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The appeal of zero-interest credit card offers is apparent in the sheer volume of offerings. The deals come in the mail, pop up during online searches, greet you at the store checkout line.
When you hear “12 months same as cash,” however, it’s time to pause and check what’s really being offered: deferred interest or waived interest?
Picture this: You walk into a store and they offer a 0% credit deal on a new TV. Sounds just like the zero-interest credit card you got last year to transfer the balance from a high-interest card. You figure: same difference. So the TV gets bought and you pay the monthly minimum on time, confident you’ll be able to lower the balance to a comfortable level before interest rates kick in.
But when the 0% interest period ends, BOOM—the amount on your bill suddenly jumps far above what you budgeted. What’s going on here?
You didn’t read the fine print. If it’s any consolation, that’s what the companies financing your TV “deal” were counting on.
‘Deferred’ doesn’t mean ‘never’
In-store offerings of 0% financing for six, 12 or 18 months often are a species of deferred-interest credit cards. Yes, you pay no interest during the introductory period. But if you don’t pay off the entire balance before the end of the period, you are then liable for the full weight of the purchase and the total interest, retroactively accrued from the day you bought that item. The interest was simply “deferred.”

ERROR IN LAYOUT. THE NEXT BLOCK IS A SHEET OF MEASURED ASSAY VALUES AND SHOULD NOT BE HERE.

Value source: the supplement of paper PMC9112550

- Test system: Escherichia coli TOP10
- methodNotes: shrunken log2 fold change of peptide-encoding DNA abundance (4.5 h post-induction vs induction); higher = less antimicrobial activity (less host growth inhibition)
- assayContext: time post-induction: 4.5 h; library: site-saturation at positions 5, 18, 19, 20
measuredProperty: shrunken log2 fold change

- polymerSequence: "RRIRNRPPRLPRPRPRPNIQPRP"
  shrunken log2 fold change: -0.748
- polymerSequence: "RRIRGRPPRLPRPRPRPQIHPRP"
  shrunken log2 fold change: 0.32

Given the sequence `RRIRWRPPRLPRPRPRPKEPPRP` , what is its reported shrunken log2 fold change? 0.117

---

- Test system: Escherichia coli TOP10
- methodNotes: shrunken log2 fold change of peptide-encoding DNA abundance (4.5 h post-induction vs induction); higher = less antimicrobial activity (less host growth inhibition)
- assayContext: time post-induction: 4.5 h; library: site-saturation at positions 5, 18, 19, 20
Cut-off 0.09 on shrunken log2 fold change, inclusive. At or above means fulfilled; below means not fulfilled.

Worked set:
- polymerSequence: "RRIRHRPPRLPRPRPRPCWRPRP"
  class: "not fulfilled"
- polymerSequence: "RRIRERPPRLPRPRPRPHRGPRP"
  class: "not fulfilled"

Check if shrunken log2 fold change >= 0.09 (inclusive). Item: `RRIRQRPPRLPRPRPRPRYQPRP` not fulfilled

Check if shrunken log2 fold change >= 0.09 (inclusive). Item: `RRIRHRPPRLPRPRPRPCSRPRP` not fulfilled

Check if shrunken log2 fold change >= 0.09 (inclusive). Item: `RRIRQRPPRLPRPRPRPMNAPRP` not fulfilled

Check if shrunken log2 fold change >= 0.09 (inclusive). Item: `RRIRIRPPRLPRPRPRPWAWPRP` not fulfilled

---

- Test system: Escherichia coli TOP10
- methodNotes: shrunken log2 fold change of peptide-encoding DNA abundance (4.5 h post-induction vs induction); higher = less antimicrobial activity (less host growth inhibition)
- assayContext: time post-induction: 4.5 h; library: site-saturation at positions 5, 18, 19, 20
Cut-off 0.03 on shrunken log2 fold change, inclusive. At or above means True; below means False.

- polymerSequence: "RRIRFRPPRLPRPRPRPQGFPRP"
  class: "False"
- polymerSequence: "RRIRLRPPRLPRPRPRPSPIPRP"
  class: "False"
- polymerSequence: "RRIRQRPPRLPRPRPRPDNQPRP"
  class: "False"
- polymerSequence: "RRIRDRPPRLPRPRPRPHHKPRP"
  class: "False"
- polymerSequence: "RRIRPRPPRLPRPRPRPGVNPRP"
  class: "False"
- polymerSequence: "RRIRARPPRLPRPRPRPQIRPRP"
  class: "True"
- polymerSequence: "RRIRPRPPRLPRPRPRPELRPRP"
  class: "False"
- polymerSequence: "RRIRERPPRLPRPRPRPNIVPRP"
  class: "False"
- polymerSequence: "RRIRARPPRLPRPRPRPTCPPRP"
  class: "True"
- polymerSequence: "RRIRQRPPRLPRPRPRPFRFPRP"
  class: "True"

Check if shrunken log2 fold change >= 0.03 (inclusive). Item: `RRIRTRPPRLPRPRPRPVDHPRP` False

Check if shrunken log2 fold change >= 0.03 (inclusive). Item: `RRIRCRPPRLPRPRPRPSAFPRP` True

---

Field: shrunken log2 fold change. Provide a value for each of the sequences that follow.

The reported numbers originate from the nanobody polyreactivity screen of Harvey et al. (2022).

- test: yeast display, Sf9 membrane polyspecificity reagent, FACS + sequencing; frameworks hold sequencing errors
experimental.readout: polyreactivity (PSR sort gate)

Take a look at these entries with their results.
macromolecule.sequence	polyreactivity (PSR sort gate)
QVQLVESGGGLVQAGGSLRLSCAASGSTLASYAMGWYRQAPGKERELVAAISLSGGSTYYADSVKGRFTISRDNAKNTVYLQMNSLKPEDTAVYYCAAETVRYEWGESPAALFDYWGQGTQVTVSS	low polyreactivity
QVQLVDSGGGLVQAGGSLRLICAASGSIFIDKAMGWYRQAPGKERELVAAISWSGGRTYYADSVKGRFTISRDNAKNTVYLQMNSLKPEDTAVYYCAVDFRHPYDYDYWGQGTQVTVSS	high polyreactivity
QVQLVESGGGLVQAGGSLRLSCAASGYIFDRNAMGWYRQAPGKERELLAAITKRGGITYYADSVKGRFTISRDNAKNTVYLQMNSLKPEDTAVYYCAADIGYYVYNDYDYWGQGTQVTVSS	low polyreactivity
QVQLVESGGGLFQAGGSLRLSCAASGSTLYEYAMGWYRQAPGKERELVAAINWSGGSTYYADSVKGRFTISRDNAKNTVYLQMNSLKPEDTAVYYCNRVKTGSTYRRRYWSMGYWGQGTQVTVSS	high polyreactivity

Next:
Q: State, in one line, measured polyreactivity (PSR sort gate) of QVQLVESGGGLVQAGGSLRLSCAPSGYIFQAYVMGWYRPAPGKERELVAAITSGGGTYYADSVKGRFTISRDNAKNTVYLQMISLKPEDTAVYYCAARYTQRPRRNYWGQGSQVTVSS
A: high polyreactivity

That’s different from true 0% APR credit cards, in which interest payments are waived during the promotion period on the balance on the card and any purchases during that time, so long as you make your monthly minimum payments on time. Here’s a great tool to help you calculate the real cost of zero-percent credit card deals.
Nerd tip: Any time you sign up for a zero-interest credit card or purchase, verify whether it’s a deferred plan. If it is, plan to pay the full balance before the 0% promotional period ends.
Check the date and interest rate
“Your credit card company must tell you the date by which you must pay off your balance to avoid being charged deferred interest. That information must appear on the front page of your bill,” the Consumer Financial Protection Bureau advises. “Certain deferred interest promotions may run by weeks instead of months, so they might have a different ending date from your regular monthly payment due date.”
Also look at the interest rate after the zero-interest promotion expires. Some in-store credit cards have interest rates approaching 30%, which can be a nasty surprise down the line. You may better off using an existing credit card with a lower interest rate.
The takeaway: Deferred-interest credit cards are a good move for short-term purchases—if you can pay off the full balance before the zero-percent deal ends.